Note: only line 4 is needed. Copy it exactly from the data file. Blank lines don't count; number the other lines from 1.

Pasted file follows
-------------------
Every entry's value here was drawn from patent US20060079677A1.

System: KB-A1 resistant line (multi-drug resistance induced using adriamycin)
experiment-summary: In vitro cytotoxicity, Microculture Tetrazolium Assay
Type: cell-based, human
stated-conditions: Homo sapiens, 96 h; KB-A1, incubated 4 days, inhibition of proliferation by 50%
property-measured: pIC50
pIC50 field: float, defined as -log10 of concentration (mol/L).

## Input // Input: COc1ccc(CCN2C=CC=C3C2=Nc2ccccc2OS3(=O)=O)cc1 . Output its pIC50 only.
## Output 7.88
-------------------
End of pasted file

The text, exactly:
Type: cell-based, human